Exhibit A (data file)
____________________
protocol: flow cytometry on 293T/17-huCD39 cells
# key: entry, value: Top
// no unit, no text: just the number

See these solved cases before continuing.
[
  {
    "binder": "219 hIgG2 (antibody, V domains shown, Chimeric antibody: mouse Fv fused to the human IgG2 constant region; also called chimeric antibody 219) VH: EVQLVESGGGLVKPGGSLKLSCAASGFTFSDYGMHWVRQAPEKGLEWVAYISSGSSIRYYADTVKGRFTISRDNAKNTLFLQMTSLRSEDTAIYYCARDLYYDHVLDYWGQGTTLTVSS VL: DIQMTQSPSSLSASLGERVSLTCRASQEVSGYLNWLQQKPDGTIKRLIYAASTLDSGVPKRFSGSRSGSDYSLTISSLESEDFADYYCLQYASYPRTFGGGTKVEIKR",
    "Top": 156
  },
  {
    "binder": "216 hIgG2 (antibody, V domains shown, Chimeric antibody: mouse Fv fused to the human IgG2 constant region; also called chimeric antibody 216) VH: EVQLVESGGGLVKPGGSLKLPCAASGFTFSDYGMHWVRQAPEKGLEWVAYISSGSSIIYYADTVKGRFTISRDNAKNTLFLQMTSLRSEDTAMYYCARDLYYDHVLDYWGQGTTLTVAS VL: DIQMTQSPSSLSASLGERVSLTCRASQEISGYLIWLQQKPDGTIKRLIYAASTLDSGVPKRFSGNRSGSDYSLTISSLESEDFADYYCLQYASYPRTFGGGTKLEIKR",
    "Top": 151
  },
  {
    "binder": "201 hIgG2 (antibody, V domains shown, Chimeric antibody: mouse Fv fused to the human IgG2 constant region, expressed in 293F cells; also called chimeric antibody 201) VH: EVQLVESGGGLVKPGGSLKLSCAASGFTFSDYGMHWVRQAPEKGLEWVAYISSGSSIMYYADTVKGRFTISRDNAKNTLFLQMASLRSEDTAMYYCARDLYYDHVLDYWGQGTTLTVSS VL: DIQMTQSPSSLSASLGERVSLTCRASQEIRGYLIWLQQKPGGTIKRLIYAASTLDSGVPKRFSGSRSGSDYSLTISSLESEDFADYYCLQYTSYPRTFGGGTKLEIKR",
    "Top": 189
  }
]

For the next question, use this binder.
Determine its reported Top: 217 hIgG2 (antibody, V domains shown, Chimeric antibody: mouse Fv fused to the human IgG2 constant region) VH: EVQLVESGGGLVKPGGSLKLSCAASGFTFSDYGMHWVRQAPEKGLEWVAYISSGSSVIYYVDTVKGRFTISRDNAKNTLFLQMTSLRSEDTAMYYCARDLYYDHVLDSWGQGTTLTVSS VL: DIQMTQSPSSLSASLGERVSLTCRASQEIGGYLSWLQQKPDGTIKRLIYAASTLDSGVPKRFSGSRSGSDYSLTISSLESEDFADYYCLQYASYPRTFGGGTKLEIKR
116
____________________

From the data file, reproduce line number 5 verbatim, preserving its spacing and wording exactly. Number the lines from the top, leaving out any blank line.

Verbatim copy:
[